Mr. Bush subsequently attempted to make that presence permanent, however, in pursuit of the neoconservative policy of encircling, reducing, and ultimately eliminating Russia as a great power.  In 2002, the United States unilaterally abrogated the ABM Treaty and announced a new major expansion of NATO.  In 2003 and 2004 came the U.S.-supported and -financed “color revolutions” in Georgia and the Ukraine, the geopolitical equivalent of Putin engineering anti-American regime changes in Mexico and Canada.  Elements of forward missile defense are now in Poland and the Czech Republic.  All U.S. plans for Caspian gas and oil still require transit routes that studiously avoid Russia.

In relation to China, Mr. Bush has been less brazen but more incoherent.  He has tried a mix of containment, confrontation, and accommodation, in a manner likely to increase both China’s economic and military power vis-à-vis the United States and her distrust of American motives and goals.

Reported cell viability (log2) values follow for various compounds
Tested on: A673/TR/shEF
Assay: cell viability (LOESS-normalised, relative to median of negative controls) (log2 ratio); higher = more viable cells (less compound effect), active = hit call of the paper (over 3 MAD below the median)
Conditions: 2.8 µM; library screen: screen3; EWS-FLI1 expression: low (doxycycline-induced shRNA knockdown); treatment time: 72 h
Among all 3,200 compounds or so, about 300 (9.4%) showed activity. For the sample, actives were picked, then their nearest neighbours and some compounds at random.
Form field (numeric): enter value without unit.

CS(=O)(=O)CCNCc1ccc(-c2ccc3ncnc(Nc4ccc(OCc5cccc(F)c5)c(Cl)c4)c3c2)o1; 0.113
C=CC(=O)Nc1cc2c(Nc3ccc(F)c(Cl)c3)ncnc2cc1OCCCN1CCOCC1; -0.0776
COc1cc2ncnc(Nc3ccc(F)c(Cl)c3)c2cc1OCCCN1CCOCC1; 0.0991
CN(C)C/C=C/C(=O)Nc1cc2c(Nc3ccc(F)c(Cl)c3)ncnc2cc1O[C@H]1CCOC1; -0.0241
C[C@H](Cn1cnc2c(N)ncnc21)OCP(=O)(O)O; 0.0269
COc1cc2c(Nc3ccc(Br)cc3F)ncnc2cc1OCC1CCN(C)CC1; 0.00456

If Mr. Bush had wanted to preempt the rise of China as a rival and potential enemy, he should have acted boldly to halt further American investment in the Chinese economy, to reverse the massive outsourcing that had started before he came to the Oval Office, and to erect effective trade barriers against the continuing deluge of Chinese-made consumer products in American stores.  He has done none of those things.  In facilitating the growth of China’s economic base (by allowing continued demographic deluge across the southern border, among other things), he has been an appeaser of this country’s corporate interests to the detriment of a coherent security policy and world-affairs strategy.